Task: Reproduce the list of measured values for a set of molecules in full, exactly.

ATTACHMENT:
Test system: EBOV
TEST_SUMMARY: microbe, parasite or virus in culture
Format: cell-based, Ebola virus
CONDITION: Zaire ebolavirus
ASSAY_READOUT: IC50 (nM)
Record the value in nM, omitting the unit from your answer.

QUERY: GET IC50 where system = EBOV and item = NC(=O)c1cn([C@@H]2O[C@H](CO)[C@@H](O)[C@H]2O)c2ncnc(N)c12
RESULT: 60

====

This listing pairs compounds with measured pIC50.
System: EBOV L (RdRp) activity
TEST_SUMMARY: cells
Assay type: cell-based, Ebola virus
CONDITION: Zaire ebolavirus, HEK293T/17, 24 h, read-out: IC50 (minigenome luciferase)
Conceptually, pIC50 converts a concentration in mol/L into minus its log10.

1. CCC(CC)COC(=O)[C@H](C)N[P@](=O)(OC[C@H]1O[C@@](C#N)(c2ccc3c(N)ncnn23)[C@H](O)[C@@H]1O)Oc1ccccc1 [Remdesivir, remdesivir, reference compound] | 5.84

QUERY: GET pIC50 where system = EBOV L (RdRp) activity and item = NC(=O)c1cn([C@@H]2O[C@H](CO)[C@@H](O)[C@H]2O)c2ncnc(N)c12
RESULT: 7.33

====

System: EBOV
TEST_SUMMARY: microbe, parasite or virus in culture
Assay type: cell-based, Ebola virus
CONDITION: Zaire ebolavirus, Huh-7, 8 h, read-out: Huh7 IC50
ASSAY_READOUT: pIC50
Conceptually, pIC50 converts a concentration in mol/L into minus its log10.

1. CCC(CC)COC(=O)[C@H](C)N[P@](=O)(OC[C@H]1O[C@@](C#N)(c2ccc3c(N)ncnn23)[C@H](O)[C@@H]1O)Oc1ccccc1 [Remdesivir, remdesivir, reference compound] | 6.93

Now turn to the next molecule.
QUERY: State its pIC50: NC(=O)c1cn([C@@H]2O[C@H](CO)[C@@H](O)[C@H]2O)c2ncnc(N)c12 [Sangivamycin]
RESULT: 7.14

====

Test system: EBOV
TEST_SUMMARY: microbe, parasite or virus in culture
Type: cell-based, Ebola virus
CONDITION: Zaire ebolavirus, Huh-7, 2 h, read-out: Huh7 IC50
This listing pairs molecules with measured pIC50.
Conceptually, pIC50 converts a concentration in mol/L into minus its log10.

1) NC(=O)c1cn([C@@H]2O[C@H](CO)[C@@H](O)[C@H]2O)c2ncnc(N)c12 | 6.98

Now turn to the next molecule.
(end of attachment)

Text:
Test system: EBOV
TEST_SUMMARY: microbe, parasite or virus in culture
Format: cell-based, Ebola virus
CONDITION: Zaire ebolavirus
ASSAY_READOUT: IC50 (nM)
Record the value in nM, omitting the unit from your answer.

QUERY: GET IC50 where system = EBOV and item = NC(=O)c1cn([C@@H]2O[C@H](CO)[C@@H](O)[C@H]2O)c2ncnc(N)c12
RESULT: 60

====

This listing pairs compounds with measured pIC50.
System: EBOV L (RdRp) activity
TEST_SUMMARY: cells
Assay type: cell-based, Ebola virus
CONDITION: Zaire ebolavirus, HEK293T/17, 24 h, read-out: IC50 (minigenome luciferase)
Conceptually, pIC50 converts a concentration in mol/L into minus its log10.

1. CCC(CC)COC(=O)[C@H](C)N[P@](=O)(OC[C@H]1O[C@@](C#N)(c2ccc3c(N)ncnn23)[C@H](O)[C@@H]1O)Oc1ccccc1 [Remdesivir, remdesivir, reference compound] | 5.84

QUERY: GET pIC50 where system = EBOV L (RdRp) activity and item = NC(=O)c1cn([C@@H]2O[C@H](CO)[C@@H](O)[C@H]2O)c2ncnc(N)c12
RESULT: 7.33

====

System: EBOV
TEST_SUMMARY: microbe, parasite or virus in culture
Assay type: cell-based, Ebola virus
CONDITION: Zaire ebolavirus, Huh-7, 8 h, read-out: Huh7 IC50
ASSAY_READOUT: pIC50
Conceptually, pIC50 converts a concentration in mol/L into minus its log10.

1. CCC(CC)COC(=O)[C@H](C)N[P@](=O)(OC[C@H]1O[C@@](C#N)(c2ccc3c(N)ncnn23)[C@H](O)[C@@H]1O)Oc1ccccc1 [Remdesivir, remdesivir, reference compound] | 6.93

Now turn to the next molecule.
QUERY: State its pIC50: NC(=O)c1cn([C@@H]2O[C@H](CO)[C@@H](O)[C@H]2O)c2ncnc(N)c12 [Sangivamycin]
RESULT: 7.14

====

Test system: EBOV
TEST_SUMMARY: microbe, parasite or virus in culture
Type: cell-based, Ebola virus
CONDITION: Zaire ebolavirus, Huh-7, 2 h, read-out: Huh7 IC50
This listing pairs molecules with measured pIC50.
Conceptually, pIC50 converts a concentration in mol/L into minus its log10.

1) NC(=O)c1cn([C@@H]2O[C@H](CO)[C@@H](O)[C@H]2O)c2ncnc(N)c12 | 6.98

Now turn to the next molecule.